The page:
DUBAI, April 19 (Reuters) – Bahrain has secured a loan of around $ 1 billion to repay a bond that was due at the end of March, three sources familiar with the matter said after the Gulf state suspended its plan to ‘international debt issuance due to bad market conditions.
The small Gulf oil producer, rated junk by all three major rating agencies, secured the loan from a group of local and international banks last month and used it to repay $ 1.25 billion in bonds matured on March 31, the sources said.
A spokesperson for the finance ministry did not immediately respond to a request for comment.
Bahrain was bailed out with $ 10 billion in financial aid from some of its wealthiest regional allies in 2018 as it headed for a credit crunch.
Sources told Reuters in March the country was in talks with lenders for a loan after it suspended plans to issue international bonds amid market volatility caused by the novel coronavirus pandemic and falling prices petrol.
On April 1, the Ministry of Finance and National Economy announced that it had repaid the bonds of $ 1.25 billion.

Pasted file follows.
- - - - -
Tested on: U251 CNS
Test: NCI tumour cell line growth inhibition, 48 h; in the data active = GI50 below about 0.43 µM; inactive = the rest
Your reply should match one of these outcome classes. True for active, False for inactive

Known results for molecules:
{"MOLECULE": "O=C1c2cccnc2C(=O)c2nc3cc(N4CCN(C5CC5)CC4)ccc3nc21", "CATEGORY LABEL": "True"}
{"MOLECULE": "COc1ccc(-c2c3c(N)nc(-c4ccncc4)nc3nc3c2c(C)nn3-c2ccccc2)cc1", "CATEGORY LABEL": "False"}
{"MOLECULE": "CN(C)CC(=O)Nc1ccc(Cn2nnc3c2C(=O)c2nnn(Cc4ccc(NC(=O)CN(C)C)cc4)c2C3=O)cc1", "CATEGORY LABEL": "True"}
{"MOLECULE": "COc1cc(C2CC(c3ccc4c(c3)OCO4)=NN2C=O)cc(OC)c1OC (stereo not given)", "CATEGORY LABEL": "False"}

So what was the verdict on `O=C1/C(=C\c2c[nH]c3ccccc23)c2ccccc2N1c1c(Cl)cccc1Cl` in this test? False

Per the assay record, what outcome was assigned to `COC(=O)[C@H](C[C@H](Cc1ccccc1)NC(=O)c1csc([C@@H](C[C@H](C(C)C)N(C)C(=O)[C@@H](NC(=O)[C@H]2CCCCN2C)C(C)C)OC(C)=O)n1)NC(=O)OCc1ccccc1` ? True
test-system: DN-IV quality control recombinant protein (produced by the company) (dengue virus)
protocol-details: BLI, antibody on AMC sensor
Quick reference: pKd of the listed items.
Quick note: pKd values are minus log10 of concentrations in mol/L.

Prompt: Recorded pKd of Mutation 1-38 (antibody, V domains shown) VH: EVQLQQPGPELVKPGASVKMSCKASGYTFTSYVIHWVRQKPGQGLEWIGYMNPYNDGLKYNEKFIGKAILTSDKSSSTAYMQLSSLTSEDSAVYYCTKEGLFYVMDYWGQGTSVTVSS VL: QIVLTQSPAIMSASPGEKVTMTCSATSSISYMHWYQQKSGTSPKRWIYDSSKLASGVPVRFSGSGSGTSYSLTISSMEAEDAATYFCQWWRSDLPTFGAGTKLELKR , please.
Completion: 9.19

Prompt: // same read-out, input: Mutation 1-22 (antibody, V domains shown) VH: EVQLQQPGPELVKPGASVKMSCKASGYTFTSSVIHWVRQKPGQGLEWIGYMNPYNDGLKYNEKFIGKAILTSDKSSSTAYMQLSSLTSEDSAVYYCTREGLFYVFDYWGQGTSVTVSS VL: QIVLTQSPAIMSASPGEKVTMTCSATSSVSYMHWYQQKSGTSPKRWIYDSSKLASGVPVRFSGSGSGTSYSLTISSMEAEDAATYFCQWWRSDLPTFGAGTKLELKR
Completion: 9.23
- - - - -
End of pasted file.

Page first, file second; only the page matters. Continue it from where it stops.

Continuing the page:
“The successful repayment demonstrates the strength and robustness of the Kingdom’s balanced budget program,” he said.
Bahrain has said it wants to achieve a balanced budget by 2022 as part of a tax reform program tied to the $ 10 billion in financial assistance received in 2018 from Saudi Arabia, Kuwait and the United Arab Emirates .
The government could run a budget deficit of 15.7% of GDP this year against a deficit of 10.6% in 2019, according to the International Monetary Fund, while the economy could contract by 3.6%. The IMF expects growth to rebound to 3% in 2021.
Report by Davide Barbuscia and Aziz El Yaakoubi; Editing by Emelia Sithole-Matarise